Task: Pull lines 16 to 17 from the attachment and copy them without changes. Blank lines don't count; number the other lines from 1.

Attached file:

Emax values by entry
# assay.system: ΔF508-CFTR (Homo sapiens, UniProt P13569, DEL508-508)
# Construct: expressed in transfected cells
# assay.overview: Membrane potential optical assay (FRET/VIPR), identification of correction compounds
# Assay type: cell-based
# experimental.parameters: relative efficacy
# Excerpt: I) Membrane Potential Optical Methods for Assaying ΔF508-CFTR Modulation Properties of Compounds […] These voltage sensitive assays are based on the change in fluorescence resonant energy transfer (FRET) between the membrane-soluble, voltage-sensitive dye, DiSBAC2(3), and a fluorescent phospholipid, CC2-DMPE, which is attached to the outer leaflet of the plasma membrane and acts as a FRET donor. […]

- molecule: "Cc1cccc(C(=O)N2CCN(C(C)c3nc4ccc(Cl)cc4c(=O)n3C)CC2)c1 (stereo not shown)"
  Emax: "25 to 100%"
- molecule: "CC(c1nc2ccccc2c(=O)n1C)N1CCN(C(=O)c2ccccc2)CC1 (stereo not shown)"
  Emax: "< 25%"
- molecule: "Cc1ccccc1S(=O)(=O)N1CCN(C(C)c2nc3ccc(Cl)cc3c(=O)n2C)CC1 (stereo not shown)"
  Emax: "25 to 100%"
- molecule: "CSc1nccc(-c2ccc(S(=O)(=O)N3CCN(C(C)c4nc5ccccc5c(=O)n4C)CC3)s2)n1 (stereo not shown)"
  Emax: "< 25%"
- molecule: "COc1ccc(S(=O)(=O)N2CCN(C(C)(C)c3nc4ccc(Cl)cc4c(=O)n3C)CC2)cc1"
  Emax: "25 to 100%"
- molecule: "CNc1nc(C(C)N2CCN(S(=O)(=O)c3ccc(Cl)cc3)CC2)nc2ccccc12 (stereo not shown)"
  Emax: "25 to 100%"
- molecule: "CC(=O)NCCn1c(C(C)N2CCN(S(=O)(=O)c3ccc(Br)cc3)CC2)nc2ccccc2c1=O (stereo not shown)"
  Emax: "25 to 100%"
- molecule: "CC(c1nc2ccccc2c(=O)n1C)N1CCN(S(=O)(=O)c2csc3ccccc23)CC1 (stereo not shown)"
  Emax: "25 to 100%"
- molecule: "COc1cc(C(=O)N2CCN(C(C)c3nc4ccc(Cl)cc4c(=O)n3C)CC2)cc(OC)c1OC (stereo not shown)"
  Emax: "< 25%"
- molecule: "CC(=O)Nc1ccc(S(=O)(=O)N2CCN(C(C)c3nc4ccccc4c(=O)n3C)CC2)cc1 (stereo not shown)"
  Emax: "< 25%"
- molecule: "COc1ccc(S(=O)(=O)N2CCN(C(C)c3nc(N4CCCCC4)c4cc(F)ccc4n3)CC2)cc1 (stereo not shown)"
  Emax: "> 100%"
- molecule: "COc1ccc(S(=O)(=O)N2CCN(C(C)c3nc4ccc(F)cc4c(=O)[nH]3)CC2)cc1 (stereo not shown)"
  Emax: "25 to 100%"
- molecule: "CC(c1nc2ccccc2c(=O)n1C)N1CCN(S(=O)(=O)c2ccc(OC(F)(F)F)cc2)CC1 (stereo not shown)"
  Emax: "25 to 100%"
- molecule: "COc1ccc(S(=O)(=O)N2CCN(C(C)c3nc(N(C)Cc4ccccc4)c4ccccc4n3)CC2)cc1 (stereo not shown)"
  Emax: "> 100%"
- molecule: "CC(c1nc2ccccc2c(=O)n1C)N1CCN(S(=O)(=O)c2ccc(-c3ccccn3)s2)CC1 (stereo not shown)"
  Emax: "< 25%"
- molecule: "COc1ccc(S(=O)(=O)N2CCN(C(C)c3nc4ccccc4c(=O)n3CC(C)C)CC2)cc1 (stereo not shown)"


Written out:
- molecule: "COc1ccc(S(=O)(=O)N2CCN(C(C)(C)c3nc4ccc(Cl)cc4c(=O)n3C)CC2)cc1"
  Emax: "25 to 100%"